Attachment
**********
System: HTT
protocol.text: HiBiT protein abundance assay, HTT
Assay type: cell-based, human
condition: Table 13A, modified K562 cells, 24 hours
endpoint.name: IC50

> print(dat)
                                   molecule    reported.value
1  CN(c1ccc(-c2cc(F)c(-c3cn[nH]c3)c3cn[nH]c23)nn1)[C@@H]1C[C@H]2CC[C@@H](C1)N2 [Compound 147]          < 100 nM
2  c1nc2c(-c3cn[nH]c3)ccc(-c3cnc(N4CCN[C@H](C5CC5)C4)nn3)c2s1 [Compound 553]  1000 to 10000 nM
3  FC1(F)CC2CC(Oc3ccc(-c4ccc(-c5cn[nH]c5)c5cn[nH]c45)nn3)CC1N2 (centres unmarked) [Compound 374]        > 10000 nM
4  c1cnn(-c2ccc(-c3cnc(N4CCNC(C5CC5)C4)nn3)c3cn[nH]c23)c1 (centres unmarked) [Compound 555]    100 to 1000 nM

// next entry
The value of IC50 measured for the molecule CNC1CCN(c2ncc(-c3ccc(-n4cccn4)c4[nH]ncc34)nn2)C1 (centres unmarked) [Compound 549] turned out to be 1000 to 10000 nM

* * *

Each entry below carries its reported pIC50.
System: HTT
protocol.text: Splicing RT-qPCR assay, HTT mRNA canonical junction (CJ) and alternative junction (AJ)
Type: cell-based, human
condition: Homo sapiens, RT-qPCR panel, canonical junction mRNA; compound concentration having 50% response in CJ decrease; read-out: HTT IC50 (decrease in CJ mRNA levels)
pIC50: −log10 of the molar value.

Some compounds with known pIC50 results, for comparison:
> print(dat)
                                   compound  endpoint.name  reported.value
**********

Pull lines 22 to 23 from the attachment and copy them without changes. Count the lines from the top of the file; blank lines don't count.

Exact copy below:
> print(dat)
                                   compound  endpoint.name  reported.value